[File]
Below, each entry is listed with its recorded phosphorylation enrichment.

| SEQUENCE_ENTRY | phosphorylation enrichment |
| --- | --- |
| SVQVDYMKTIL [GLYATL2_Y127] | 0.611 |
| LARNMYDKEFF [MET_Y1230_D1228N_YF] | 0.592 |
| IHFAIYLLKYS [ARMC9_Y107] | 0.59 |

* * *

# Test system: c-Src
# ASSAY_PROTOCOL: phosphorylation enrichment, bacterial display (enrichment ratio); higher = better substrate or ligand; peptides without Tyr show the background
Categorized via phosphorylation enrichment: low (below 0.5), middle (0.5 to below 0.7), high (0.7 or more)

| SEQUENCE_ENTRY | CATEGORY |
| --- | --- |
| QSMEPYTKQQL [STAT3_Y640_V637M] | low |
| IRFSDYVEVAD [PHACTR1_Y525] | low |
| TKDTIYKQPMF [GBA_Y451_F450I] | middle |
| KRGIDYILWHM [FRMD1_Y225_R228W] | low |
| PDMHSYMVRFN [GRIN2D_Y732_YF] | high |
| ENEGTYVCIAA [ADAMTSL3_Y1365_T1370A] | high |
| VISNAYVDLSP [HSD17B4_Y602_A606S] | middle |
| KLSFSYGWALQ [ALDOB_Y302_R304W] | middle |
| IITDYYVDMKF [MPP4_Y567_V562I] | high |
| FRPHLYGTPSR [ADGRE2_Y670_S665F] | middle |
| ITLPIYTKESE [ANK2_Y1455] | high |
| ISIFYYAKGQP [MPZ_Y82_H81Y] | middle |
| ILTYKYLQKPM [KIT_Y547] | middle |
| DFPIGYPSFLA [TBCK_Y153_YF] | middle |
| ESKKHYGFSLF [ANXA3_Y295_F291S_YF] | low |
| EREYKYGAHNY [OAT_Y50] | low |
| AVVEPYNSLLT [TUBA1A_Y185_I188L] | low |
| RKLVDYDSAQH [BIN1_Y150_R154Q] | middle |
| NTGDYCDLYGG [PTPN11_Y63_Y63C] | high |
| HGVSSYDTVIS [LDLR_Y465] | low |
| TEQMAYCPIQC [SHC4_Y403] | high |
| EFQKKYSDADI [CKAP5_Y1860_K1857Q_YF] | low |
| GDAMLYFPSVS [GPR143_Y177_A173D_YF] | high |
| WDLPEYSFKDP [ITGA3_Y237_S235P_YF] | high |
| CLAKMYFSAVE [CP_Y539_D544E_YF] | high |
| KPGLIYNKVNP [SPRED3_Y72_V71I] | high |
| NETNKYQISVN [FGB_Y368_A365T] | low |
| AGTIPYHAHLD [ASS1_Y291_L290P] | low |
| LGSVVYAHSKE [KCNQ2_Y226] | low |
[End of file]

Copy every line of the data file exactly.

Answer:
Below, each entry is listed with its recorded phosphorylation enrichment.

| SEQUENCE_ENTRY | phosphorylation enrichment |
| --- | --- |
| SVQVDYMKTIL [GLYATL2_Y127] | 0.611 |
| LARNMYDKEFF [MET_Y1230_D1228N_YF] | 0.592 |
| IHFAIYLLKYS [ARMC9_Y107] | 0.59 |

* * *

# Test system: c-Src
# ASSAY_PROTOCOL: phosphorylation enrichment, bacterial display (enrichment ratio); higher = better substrate or ligand; peptides without Tyr show the background
Categorized via phosphorylation enrichment: low (below 0.5), middle (0.5 to below 0.7), high (0.7 or more)

| SEQUENCE_ENTRY | CATEGORY |
| --- | --- |
| QSMEPYTKQQL [STAT3_Y640_V637M] | low |
| IRFSDYVEVAD [PHACTR1_Y525] | low |
| TKDTIYKQPMF [GBA_Y451_F450I] | middle |
| KRGIDYILWHM [FRMD1_Y225_R228W] | low |
| PDMHSYMVRFN [GRIN2D_Y732_YF] | high |
| ENEGTYVCIAA [ADAMTSL3_Y1365_T1370A] | high |
| VISNAYVDLSP [HSD17B4_Y602_A606S] | middle |
| KLSFSYGWALQ [ALDOB_Y302_R304W] | middle |
| IITDYYVDMKF [MPP4_Y567_V562I] | high |
| FRPHLYGTPSR [ADGRE2_Y670_S665F] | middle |
| ITLPIYTKESE [ANK2_Y1455] | high |
| ISIFYYAKGQP [MPZ_Y82_H81Y] | middle |
| ILTYKYLQKPM [KIT_Y547] | middle |
| DFPIGYPSFLA [TBCK_Y153_YF] | middle |
| ESKKHYGFSLF [ANXA3_Y295_F291S_YF] | low |
| EREYKYGAHNY [OAT_Y50] | low |
| AVVEPYNSLLT [TUBA1A_Y185_I188L] | low |
| RKLVDYDSAQH [BIN1_Y150_R154Q] | middle |
| NTGDYCDLYGG [PTPN11_Y63_Y63C] | high |
| HGVSSYDTVIS [LDLR_Y465] | low |
| TEQMAYCPIQC [SHC4_Y403] | high |
| EFQKKYSDADI [CKAP5_Y1860_K1857Q_YF] | low |
| GDAMLYFPSVS [GPR143_Y177_A173D_YF] | high |
| WDLPEYSFKDP [ITGA3_Y237_S235P_YF] | high |
| CLAKMYFSAVE [CP_Y539_D544E_YF] | high |
| KPGLIYNKVNP [SPRED3_Y72_V71I] | high |
| NETNKYQISVN [FGB_Y368_A365T] | low |
| AGTIPYHAHLD [ASS1_Y291_L290P] | low |
| LGSVVYAHSKE [KCNQ2_Y226] | low |